More informationPhysics Notes Class 11 CHAPTER 5 LAWS OF MOTION
1 P a g e Inertia Physics Notes Class 11 CHAPTER 5 LAWS OF MOTION The property of an object by virtue of which it cannot change its state of rest or of uniform motion along a straight line its own, is
More informationF N A) 330 N 0.31 B) 310 N 0.33 C) 250 N 0.27 D) 290 N 0.30 E) 370 N 0.26
Physics 23 Exam 2 Spring 2010 Dr. Alward Page 1 1. A 250N force is directed horizontally as shown to push a 29kg box up an inclined plane at a constant speed. Determine the magnitude of the normal force,
More informationVELOCITY, ACCELERATION, FORCE
VELOCITY, ACCELERATION, FORCE velocity Velocity v is a vector, with units of meters per second ( m s ). Velocity indicates the rate of change of the object s position ( r ); i.e., velocity tells you how
More informationExam 2 is at 7 pm tomorrow Conflict is at 5:15 pm in 151 Loomis
* By request, but I m not vouching for these since I didn t write them Exam 2 is at 7 pm tomorrow Conflict is at 5:15 pm in 151 Loomis There are extra office hours today & tomorrow Lots of practice exams
More informationLAB 4: MOMENTUM AND COLLISIONS
1 Name Date Day/Time of Lab Partner(s) Lab TA LAB 4: MOMENTUM AND COLLISIONS NEWTON S THIRD LAW OBJECTIVES To examine actionreaction force pairs To examine collisions and relate the law of conservation
More information356 CHAPTER 12 Bob Daemmrich
Standard 7.3.17: Investigate that an unbalanced force, acting on an object, changes its speed or path of motion or both, and know that if the force always acts toward the same center as the object moves,
More informationFreely Falling Objects
Freely Falling Objects Physics 1425 Lecture 3 Michael Fowler, UVa. Today s Topics In the previous lecture, we analyzed onedimensional motion, defining displacement, velocity, and acceleration and finding
More informationAP Physics  Chapter 8 Practice Test
AP Physics  Chapter 8 Practice Test Multiple Choice Identify the choice that best completes the statement or answers the question. 1. A single conservative force F x = (6.0x 12) N (x is in m) acts on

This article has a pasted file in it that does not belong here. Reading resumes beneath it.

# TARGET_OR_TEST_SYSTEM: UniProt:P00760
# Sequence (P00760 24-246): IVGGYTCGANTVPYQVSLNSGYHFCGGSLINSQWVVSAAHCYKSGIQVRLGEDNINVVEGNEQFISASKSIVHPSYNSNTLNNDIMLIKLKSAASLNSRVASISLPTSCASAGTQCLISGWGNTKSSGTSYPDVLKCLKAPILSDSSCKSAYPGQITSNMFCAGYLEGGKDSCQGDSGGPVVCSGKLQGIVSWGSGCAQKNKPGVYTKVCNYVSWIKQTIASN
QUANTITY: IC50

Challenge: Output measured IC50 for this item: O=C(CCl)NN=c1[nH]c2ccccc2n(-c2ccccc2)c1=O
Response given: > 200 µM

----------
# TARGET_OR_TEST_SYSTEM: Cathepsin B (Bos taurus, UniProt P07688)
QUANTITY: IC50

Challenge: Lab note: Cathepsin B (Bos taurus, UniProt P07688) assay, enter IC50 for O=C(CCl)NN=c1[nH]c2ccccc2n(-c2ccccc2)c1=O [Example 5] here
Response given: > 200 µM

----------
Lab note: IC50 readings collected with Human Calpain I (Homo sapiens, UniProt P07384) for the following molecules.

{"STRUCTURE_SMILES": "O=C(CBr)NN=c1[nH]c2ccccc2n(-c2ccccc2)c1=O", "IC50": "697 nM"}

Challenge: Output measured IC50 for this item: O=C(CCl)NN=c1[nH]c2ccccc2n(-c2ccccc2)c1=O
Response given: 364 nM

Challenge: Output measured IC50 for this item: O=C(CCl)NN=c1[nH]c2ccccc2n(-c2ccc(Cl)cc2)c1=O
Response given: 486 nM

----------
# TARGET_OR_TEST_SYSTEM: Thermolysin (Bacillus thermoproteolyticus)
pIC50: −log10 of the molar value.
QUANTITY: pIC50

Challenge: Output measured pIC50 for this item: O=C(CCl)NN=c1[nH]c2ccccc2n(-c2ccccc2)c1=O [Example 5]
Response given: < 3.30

More informationTHE NOT SO SIMPLE PENDULUM
INTRODUCTION: THE NOT SO SIMPLE PENDULUM This laboratory experiment is used to study a wide range of topics in mechanics like velocity, acceleration, forces and their components, the gravitational force,
More informationAP Physics Energy and Springs
AP Physics Energy and Springs Another major potential energy area that AP Physics is enamored of is the spring (the wire coil deals, not the ones that produce water for thirsty humanoids). Now you ve seen
More informationChapter 6. Work and Energy
Chapter 6 Work and Energy The concept of forces acting on a mass (one object) is intimately related to the concept of ENERGY production or storage. A mass accelerated to a nonzero speed carries energy
More informationPhysics 100 Friction Lab
Åsa Bradley SFCC Physics Name: AsaB@spokanefalls.edu 509 533 3837 Lab Partners: Physics 100 Friction Lab Two major types of friction are static friction and kinetic (also called sliding) friction. Static
More informationEDUH 1017  SPORTS MECHANICS
4277(a) Semester 2, 2011 Page 1 of 9 THE UNIVERSITY OF SYDNEY EDUH 1017  SPORTS MECHANICS NOVEMBER 2011 Time allowed: TWO Hours Total marks: 90 MARKS INSTRUCTIONS All questions are to be answered. Use
More information10.1 Quantitative. Answer: A Var: 50+
Chapter 10 Energy and Work 10.1 Quantitative 1) A child does 350 J of work while pulling a box from the ground up to his tree house with a rope. The tree house is 4.8 m above the ground. What is the mass
More informationSample Questions for the AP Physics 1 Exam